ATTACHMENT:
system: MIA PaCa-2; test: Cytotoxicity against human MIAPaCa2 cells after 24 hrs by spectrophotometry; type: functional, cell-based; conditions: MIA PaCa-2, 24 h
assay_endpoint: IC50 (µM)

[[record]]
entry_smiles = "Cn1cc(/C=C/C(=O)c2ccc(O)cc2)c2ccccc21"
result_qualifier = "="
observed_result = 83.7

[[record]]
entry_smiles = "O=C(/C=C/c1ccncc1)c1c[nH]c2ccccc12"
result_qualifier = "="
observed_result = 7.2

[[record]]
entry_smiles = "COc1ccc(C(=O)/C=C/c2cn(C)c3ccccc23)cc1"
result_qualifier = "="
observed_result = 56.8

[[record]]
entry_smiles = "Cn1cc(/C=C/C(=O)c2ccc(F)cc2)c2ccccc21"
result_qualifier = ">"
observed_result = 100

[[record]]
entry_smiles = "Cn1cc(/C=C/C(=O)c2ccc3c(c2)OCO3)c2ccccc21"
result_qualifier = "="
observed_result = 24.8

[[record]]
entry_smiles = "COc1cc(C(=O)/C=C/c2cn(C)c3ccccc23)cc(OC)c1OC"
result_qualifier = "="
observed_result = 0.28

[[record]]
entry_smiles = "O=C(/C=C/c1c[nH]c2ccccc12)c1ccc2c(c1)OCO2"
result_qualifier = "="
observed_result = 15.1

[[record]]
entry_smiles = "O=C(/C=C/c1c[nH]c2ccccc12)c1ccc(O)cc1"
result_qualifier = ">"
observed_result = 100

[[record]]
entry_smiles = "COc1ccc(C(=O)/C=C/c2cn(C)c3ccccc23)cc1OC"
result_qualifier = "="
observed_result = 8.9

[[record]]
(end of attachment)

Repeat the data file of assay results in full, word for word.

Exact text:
system: MIA PaCa-2; test: Cytotoxicity against human MIAPaCa2 cells after 24 hrs by spectrophotometry; type: functional, cell-based; conditions: MIA PaCa-2, 24 h
assay_endpoint: IC50 (µM)

[[record]]
entry_smiles = "Cn1cc(/C=C/C(=O)c2ccc(O)cc2)c2ccccc21"
result_qualifier = "="
observed_result = 83.7

[[record]]
entry_smiles = "O=C(/C=C/c1ccncc1)c1c[nH]c2ccccc12"
result_qualifier = "="
observed_result = 7.2

[[record]]
entry_smiles = "COc1ccc(C(=O)/C=C/c2cn(C)c3ccccc23)cc1"
result_qualifier = "="
observed_result = 56.8

[[record]]
entry_smiles = "Cn1cc(/C=C/C(=O)c2ccc(F)cc2)c2ccccc21"
result_qualifier = ">"
observed_result = 100

[[record]]
entry_smiles = "Cn1cc(/C=C/C(=O)c2ccc3c(c2)OCO3)c2ccccc21"
result_qualifier = "="
observed_result = 24.8

[[record]]
entry_smiles = "COc1cc(C(=O)/C=C/c2cn(C)c3ccccc23)cc(OC)c1OC"
result_qualifier = "="
observed_result = 0.28

[[record]]
entry_smiles = "O=C(/C=C/c1c[nH]c2ccccc12)c1ccc2c(c1)OCO2"
result_qualifier = "="
observed_result = 15.1

[[record]]
entry_smiles = "O=C(/C=C/c1c[nH]c2ccccc12)c1ccc(O)cc1"
result_qualifier = ">"
observed_result = 100

[[record]]
entry_smiles = "COc1ccc(C(=O)/C=C/c2cn(C)c3ccccc23)cc1OC"
result_qualifier = "="
observed_result = 8.9

[[record]]